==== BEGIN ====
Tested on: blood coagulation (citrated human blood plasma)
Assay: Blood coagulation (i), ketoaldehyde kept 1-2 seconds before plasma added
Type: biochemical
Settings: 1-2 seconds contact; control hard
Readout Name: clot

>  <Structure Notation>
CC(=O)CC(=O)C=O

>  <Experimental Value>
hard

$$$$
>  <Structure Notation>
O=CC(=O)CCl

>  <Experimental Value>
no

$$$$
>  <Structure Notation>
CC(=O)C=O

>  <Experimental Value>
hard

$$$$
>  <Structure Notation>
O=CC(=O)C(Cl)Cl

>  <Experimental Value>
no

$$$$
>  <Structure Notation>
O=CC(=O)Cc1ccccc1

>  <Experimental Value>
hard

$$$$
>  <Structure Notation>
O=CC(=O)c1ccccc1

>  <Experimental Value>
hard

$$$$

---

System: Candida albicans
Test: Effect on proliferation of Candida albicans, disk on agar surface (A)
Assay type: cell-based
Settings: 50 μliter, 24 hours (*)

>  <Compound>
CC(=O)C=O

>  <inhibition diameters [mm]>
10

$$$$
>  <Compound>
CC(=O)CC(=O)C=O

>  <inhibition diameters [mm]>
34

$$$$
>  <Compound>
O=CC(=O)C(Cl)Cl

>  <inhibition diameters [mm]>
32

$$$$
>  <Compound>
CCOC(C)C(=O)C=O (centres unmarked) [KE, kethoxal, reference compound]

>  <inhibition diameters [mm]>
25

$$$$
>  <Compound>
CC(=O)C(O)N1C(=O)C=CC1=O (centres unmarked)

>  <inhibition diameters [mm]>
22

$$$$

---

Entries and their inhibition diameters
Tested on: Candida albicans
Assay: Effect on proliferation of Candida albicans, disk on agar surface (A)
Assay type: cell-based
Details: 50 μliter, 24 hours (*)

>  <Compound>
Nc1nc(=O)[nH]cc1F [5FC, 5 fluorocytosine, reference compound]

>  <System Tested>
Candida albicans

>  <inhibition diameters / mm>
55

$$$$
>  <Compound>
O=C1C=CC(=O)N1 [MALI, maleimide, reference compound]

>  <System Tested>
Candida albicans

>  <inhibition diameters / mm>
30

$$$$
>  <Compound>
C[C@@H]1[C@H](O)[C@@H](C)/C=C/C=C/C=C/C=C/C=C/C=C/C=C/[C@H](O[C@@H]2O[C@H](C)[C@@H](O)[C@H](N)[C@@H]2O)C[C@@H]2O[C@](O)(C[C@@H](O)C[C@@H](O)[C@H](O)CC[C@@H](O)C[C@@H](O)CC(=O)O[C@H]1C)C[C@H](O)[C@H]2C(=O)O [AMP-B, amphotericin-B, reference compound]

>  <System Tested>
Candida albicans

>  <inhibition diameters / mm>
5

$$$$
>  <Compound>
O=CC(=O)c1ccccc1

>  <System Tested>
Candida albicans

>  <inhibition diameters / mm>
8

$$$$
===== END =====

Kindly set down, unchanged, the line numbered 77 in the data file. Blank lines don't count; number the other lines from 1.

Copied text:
55